Sexual Abuse

Victims of Crime: Compensation & Counselling Victoria

Victims of Crime Compensation & Counselling Services provides compensation & counselling services to victims of crime in Victoria.

Call our HELPLINE on 1800 000 055 or kindly complete the ONLINE ENQUIRE FORM now for immediate assistance.

Did You Know?

  • The Victorian State Government has the statutory responsibility for protecting children from child abuse.
  • In Victoria during 2009 – 2010 there were 2468 substantiated claims of child physical abuse and 526 substantiated claims of child sexual abuse.
  • Girls are much more likely than boys to be the subject of child sexual abuse and males are slightly more likely to be subject to physical abuse.
  • Indigenous children are 7.5 times more likely than other children to be the subject of a substantiated abuse.
  • We need to work together to put an end to child abuse and to keep our children safe.

Sexual Abuse Statistics

According to the Australian Bureau of Statistics in 2010 there were 28,500 victims of assault in Victoria, and of these about 1,500 victims were children under fifteen years of age.

From January 2008 to August 2010 Child Protection reported some 58,500 cases of child abuse, some 30,000 per year, to the police.

There appears to be a significant disparity between the number of reported cases of child abuse, some 30,000, to the actual number of crimes recorded against children, some 1,500, in 2010, which is 5%!

Others, such as Joe Tucci of the Australian Childhood Foundation, and Leza Muza of Bravehearts, also agree that many cases of childhood abuse go unreported, which would indicate that the above figures in respect to the actual numbers of child abuse could be even much higher. There is still a pervasive culture which does not place adequate value on our children nor understand the potential damage that such abuse may have on them.

These figures seem to suggest that up to 95% of children who are at risk of being victims of abuse are unaccounted for. We need to protect our children in order to protect their future and I would call on the State Government to further consider this issue.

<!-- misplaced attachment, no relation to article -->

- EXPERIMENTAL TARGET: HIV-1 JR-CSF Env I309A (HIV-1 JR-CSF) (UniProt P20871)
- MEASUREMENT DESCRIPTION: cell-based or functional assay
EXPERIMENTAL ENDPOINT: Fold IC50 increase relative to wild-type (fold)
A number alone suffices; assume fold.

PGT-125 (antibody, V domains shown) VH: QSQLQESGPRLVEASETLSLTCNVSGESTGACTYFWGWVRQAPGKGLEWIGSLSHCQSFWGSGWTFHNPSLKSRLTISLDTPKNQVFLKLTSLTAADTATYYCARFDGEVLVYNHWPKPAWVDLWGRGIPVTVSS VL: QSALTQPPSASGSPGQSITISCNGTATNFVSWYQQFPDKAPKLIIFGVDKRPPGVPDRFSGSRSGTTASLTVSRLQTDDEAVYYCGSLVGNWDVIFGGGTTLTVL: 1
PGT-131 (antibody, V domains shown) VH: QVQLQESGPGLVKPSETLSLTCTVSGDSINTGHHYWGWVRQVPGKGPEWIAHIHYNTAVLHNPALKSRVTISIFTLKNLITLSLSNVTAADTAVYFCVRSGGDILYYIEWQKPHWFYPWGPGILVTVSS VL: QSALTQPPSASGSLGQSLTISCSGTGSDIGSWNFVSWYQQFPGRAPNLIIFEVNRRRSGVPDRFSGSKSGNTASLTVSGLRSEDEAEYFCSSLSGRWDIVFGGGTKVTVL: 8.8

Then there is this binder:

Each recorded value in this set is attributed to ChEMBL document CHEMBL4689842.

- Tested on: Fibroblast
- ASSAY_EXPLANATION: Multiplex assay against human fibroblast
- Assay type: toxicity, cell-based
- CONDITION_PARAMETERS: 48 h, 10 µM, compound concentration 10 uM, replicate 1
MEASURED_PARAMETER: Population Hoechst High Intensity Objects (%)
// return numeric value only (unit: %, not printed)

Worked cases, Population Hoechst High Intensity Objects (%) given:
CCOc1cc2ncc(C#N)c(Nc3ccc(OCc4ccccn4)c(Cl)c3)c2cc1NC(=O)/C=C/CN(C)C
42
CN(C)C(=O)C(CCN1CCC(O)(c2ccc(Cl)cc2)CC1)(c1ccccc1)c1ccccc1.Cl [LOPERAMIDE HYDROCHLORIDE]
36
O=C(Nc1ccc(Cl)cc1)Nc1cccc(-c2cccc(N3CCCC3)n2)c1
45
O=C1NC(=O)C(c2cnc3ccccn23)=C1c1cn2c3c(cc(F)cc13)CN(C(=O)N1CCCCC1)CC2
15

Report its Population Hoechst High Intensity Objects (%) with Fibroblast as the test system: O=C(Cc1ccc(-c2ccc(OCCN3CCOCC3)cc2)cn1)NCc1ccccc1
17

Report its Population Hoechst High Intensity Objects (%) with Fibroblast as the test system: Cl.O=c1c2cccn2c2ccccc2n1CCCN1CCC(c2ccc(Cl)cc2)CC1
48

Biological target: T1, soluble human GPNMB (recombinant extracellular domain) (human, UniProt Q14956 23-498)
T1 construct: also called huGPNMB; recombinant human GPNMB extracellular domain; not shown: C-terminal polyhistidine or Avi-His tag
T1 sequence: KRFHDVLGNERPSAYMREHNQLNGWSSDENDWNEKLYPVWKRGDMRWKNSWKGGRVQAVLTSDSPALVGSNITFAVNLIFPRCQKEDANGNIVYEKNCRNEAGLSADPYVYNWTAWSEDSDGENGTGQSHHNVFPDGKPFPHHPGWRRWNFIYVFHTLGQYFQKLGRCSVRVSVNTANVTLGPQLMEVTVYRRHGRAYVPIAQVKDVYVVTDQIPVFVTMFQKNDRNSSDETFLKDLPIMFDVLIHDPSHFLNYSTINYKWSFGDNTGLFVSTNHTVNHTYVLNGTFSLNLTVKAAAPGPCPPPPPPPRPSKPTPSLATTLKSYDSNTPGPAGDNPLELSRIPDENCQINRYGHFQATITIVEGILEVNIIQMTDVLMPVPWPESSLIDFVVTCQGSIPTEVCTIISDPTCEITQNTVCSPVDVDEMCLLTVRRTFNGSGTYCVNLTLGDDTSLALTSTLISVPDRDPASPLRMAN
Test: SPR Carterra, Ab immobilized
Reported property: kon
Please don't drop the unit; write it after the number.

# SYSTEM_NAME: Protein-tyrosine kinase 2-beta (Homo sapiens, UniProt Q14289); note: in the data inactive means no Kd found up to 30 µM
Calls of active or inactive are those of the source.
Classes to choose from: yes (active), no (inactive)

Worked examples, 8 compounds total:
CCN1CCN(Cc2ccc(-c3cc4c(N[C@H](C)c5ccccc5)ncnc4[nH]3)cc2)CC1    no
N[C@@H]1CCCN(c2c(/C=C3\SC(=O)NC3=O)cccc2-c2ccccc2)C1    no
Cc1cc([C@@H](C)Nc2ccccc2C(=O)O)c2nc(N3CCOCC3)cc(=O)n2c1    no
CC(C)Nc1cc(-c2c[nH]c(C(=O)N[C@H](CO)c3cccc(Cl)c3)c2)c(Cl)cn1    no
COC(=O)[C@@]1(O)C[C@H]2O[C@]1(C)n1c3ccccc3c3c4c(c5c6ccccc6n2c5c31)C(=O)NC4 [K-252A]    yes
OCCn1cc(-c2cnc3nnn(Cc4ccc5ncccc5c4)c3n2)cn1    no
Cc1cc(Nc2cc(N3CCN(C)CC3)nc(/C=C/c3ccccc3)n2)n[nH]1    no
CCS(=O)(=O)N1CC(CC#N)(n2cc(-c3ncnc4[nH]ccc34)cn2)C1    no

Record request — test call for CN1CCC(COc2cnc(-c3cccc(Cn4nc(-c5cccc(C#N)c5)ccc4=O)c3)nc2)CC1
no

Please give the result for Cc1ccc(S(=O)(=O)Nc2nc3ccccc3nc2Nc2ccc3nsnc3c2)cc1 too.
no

If you are a victim of childhood abuse or childhood sexual abuse or know someone who is kindly contact Victims of Crime Counselling and Compensation Services.

 

Sexual Abuse Definition

Sexual abuse or assault is defined as “any behaviour of a sexual nature that makes someone feel uncomfortable, frightened, intimidated or threatened”. Sexual assault is referred to as “an abuse of power”.

Among 3,466 victims of sexual assault 86% of those were female. 24% of sexual assault victims were victimised by a family member, including 7% who were victimised by a partner; 18% were victimised by a stranger.

Cameron Boyd, a Research Officer with the Institute’s Australian Centre for the Study of Sexual Assault, found that a victim of sexual abuse will suffer both physical and emotional effects as a result of the offence. Emotional responses often include fear, nightmares, mood swings, feelings of helplessness, anxiety and personal shame.  Victims of sexual abuse also often isolate themselves in order to avoid confronting the issue. Additionally they tend to avoid anything that is associated with or remind them of the trauma.

Boyd also acknowledged a number of factors influence the impact of this crime on the victim. Such factors are found to often include the victim’s relationship to the perpetrator, the severity of the abuse, the length of time it occurred over, the personal history of the victim etc. Responses to abuse can range from immediate to long-term impacts. Examples of immediate responses include fear of death and anxiety. Long-term impacts are more so associated with low self-esteem and isolation.

The study by Boyd also asserted that post –traumatic stress disorder (PTSD) may also result from sexual abuse.  Symptoms of post-traumatic stress can include nightmares, depression, avoidance behaviours and distressing recollections of the violence. In the Calhoun & Resnick study it was found that woman who experience sexual abuse are the largest group of people affected by PTSD.

Boyd also suggest that in order for a victim to recover from the effects of sexual abuse a healing process promoting resilience should be utilised. Harvey refers to survivors of sexual abuse as both “suffering and surviving”. In order to aid the recovery process strong support from families is recommended, in addition to social acknowledgement of the impacts.

Child sexual abuse is an issue of concern as a result of its difficulty to detect, often as a result of the secrecy that surrounds it. Children often remain silent as a result of fear of the consequences of disclosing the abuse. There are various behavioural indicators such as sudden changes in mood, nightmares and withdrawn activity may suggest abuse.

Victims of Crime Compensation & Counselling Services,

163 Victoria Parade Fitzroy Melbourne Victoria

1800 000 055

Phone: 9415 9492 Fax: 9415 9256

www.victimsofcrime.com.au

support@victimsofcrime.com.au

“Supporting the rights of victims of crime in Melbourne Victoria”.

Victims of Crime